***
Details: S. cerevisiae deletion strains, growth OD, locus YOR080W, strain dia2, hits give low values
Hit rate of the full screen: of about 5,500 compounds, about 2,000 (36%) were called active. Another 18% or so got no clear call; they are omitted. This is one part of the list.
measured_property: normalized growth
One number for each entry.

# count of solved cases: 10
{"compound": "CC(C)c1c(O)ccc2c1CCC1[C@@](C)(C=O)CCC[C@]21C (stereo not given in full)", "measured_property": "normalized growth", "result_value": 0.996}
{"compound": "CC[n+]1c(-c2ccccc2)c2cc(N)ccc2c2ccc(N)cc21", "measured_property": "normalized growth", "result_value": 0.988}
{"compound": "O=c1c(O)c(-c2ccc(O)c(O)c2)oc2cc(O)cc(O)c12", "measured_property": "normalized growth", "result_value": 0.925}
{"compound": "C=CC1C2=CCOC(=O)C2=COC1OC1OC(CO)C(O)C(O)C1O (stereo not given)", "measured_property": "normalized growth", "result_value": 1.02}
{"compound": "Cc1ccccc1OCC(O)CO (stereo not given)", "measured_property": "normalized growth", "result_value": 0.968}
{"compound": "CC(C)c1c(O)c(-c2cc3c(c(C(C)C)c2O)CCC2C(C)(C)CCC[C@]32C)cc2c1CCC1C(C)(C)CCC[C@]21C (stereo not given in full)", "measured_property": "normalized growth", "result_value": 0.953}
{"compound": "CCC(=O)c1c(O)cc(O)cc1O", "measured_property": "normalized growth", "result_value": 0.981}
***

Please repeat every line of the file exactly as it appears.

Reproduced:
Details: S. cerevisiae deletion strains, growth OD, locus YOR080W, strain dia2, hits give low values
Hit rate of the full screen: of about 5,500 compounds, about 2,000 (36%) were called active. Another 18% or so got no clear call; they are omitted. This is one part of the list.
measured_property: normalized growth
One number for each entry.

# count of solved cases: 10
{"compound": "CC(C)c1c(O)ccc2c1CCC1[C@@](C)(C=O)CCC[C@]21C (stereo not given in full)", "measured_property": "normalized growth", "result_value": 0.996}
{"compound": "CC[n+]1c(-c2ccccc2)c2cc(N)ccc2c2ccc(N)cc21", "measured_property": "normalized growth", "result_value": 0.988}
{"compound": "O=c1c(O)c(-c2ccc(O)c(O)c2)oc2cc(O)cc(O)c12", "measured_property": "normalized growth", "result_value": 0.925}
{"compound": "C=CC1C2=CCOC(=O)C2=COC1OC1OC(CO)C(O)C(O)C1O (stereo not given)", "measured_property": "normalized growth", "result_value": 1.02}
{"compound": "Cc1ccccc1OCC(O)CO (stereo not given)", "measured_property": "normalized growth", "result_value": 0.968}
{"compound": "CC(C)c1c(O)c(-c2cc3c(c(C(C)C)c2O)CCC2C(C)(C)CCC[C@]32C)cc2c1CCC1C(C)(C)CCC[C@]21C (stereo not given in full)", "measured_property": "normalized growth", "result_value": 0.953}
{"compound": "CCC(=O)c1c(O)cc(O)cc1O", "measured_property": "normalized growth", "result_value": 0.981}